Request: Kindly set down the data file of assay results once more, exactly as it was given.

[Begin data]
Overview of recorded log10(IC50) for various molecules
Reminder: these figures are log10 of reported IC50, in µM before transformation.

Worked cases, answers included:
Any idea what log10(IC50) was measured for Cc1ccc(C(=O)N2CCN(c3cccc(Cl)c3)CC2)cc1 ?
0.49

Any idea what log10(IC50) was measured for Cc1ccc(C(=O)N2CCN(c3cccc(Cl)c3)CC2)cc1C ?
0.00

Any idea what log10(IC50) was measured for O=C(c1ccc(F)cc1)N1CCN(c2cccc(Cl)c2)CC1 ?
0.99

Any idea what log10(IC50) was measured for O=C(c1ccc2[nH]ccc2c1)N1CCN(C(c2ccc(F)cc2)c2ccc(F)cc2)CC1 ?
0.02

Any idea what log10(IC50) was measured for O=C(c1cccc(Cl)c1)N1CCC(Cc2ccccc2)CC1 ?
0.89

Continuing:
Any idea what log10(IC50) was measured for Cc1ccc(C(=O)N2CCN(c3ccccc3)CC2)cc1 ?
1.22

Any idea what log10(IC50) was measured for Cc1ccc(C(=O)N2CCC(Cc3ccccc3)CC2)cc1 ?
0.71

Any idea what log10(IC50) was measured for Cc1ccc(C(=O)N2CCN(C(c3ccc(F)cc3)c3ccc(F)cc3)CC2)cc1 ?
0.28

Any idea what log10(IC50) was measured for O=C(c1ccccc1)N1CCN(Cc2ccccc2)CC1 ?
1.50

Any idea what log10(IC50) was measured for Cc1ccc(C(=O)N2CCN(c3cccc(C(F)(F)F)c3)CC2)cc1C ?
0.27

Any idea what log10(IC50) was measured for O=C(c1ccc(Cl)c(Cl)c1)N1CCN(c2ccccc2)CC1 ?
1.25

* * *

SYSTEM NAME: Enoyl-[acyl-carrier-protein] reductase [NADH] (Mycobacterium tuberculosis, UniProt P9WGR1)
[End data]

Overview of recorded log10(IC50) for various molecules
Reminder: these figures are log10 of reported IC50, in µM before transformation.

Worked cases, answers included:
Any idea what log10(IC50) was measured for Cc1ccc(C(=O)N2CCN(c3cccc(Cl)c3)CC2)cc1 ?
0.49

Any idea what log10(IC50) was measured for Cc1ccc(C(=O)N2CCN(c3cccc(Cl)c3)CC2)cc1C ?
0.00

Any idea what log10(IC50) was measured for O=C(c1ccc(F)cc1)N1CCN(c2cccc(Cl)c2)CC1 ?
0.99

Any idea what log10(IC50) was measured for O=C(c1ccc2[nH]ccc2c1)N1CCN(C(c2ccc(F)cc2)c2ccc(F)cc2)CC1 ?
0.02

Any idea what log10(IC50) was measured for O=C(c1cccc(Cl)c1)N1CCC(Cc2ccccc2)CC1 ?
0.89

Continuing:
Any idea what log10(IC50) was measured for Cc1ccc(C(=O)N2CCN(c3ccccc3)CC2)cc1 ?
1.22

Any idea what log10(IC50) was measured for Cc1ccc(C(=O)N2CCC(Cc3ccccc3)CC2)cc1 ?
0.71

Any idea what log10(IC50) was measured for Cc1ccc(C(=O)N2CCN(C(c3ccc(F)cc3)c3ccc(F)cc3)CC2)cc1 ?
0.28

Any idea what log10(IC50) was measured for O=C(c1ccccc1)N1CCN(Cc2ccccc2)CC1 ?
1.50

Any idea what log10(IC50) was measured for Cc1ccc(C(=O)N2CCN(c3cccc(C(F)(F)F)c3)CC2)cc1C ?
0.27

Any idea what log10(IC50) was measured for O=C(c1ccc(Cl)c(Cl)c1)N1CCN(c2ccccc2)CC1 ?
1.25

* * *

SYSTEM NAME: Enoyl-[acyl-carrier-protein] reductase [NADH] (Mycobacterium tuberculosis, UniProt P9WGR1)